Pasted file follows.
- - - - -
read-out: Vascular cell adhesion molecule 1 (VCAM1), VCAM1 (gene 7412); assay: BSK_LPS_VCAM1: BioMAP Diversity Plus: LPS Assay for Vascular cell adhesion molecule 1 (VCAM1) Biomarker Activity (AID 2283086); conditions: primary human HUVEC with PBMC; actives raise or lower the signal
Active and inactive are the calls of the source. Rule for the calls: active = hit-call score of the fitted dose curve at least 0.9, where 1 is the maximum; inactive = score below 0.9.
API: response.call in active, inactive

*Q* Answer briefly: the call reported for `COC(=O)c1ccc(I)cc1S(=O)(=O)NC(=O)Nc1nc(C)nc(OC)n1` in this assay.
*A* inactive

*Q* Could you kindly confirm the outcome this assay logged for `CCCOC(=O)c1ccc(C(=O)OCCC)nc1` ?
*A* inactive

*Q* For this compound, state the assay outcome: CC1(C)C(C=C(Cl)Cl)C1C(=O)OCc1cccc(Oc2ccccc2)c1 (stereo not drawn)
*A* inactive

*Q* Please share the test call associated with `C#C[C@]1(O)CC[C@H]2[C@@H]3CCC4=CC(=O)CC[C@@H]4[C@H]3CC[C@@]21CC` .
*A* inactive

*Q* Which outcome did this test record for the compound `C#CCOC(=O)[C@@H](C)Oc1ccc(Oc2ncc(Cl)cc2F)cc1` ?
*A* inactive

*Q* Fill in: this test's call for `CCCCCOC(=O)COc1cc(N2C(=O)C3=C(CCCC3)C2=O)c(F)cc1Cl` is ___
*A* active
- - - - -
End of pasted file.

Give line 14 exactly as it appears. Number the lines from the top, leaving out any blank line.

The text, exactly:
*Q* Fill in: this test's call for `CCCCCOC(=O)COc1cc(N2C(=O)C3=C(CCCC3)C2=O)c(F)cc1Cl` is ___